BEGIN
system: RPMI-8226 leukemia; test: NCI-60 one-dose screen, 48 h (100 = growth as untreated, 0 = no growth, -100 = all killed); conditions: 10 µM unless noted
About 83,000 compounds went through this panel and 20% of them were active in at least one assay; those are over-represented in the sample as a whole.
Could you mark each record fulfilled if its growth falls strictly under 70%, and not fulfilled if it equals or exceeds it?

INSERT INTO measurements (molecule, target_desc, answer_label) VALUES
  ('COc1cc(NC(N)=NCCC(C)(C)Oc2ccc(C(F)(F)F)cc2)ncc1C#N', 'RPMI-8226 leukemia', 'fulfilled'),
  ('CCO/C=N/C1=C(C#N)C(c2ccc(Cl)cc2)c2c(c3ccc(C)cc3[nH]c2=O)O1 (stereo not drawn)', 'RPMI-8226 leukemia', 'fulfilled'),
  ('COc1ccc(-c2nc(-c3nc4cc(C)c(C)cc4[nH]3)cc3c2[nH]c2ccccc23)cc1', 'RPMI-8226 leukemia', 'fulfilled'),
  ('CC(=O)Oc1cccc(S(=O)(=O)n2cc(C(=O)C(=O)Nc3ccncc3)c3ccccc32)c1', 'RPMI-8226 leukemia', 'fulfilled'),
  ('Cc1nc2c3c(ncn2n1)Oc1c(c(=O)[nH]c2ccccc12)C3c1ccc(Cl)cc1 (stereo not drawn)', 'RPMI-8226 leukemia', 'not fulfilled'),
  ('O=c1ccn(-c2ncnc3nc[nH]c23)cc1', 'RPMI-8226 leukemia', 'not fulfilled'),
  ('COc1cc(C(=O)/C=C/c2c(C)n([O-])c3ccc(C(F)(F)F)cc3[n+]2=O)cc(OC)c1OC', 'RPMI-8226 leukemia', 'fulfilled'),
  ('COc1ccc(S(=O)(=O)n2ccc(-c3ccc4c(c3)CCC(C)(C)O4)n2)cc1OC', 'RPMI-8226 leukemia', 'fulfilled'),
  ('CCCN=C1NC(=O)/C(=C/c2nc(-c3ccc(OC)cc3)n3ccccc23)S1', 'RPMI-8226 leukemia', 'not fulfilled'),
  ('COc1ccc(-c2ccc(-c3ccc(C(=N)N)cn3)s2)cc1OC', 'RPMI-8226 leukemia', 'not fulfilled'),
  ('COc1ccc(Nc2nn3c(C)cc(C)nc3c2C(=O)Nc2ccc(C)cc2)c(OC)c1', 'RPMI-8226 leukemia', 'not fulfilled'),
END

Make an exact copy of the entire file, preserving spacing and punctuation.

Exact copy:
system: RPMI-8226 leukemia; test: NCI-60 one-dose screen, 48 h (100 = growth as untreated, 0 = no growth, -100 = all killed); conditions: 10 µM unless noted
About 83,000 compounds went through this panel and 20% of them were active in at least one assay; those are over-represented in the sample as a whole.
Could you mark each record fulfilled if its growth falls strictly under 70%, and not fulfilled if it equals or exceeds it?

INSERT INTO measurements (molecule, target_desc, answer_label) VALUES
  ('COc1cc(NC(N)=NCCC(C)(C)Oc2ccc(C(F)(F)F)cc2)ncc1C#N', 'RPMI-8226 leukemia', 'fulfilled'),
  ('CCO/C=N/C1=C(C#N)C(c2ccc(Cl)cc2)c2c(c3ccc(C)cc3[nH]c2=O)O1 (stereo not drawn)', 'RPMI-8226 leukemia', 'fulfilled'),
  ('COc1ccc(-c2nc(-c3nc4cc(C)c(C)cc4[nH]3)cc3c2[nH]c2ccccc23)cc1', 'RPMI-8226 leukemia', 'fulfilled'),
  ('CC(=O)Oc1cccc(S(=O)(=O)n2cc(C(=O)C(=O)Nc3ccncc3)c3ccccc32)c1', 'RPMI-8226 leukemia', 'fulfilled'),
  ('Cc1nc2c3c(ncn2n1)Oc1c(c(=O)[nH]c2ccccc12)C3c1ccc(Cl)cc1 (stereo not drawn)', 'RPMI-8226 leukemia', 'not fulfilled'),
  ('O=c1ccn(-c2ncnc3nc[nH]c23)cc1', 'RPMI-8226 leukemia', 'not fulfilled'),
  ('COc1cc(C(=O)/C=C/c2c(C)n([O-])c3ccc(C(F)(F)F)cc3[n+]2=O)cc(OC)c1OC', 'RPMI-8226 leukemia', 'fulfilled'),
  ('COc1ccc(S(=O)(=O)n2ccc(-c3ccc4c(c3)CCC(C)(C)O4)n2)cc1OC', 'RPMI-8226 leukemia', 'fulfilled'),
  ('CCCN=C1NC(=O)/C(=C/c2nc(-c3ccc(OC)cc3)n3ccccc23)S1', 'RPMI-8226 leukemia', 'not fulfilled'),
  ('COc1ccc(-c2ccc(-c3ccc(C(=N)N)cn3)s2)cc1OC', 'RPMI-8226 leukemia', 'not fulfilled'),
  ('COc1ccc(Nc2nn3c(C)cc(C)nc3c2C(=O)Nc2ccc(C)cc2)c(OC)c1', 'RPMI-8226 leukemia', 'not fulfilled'),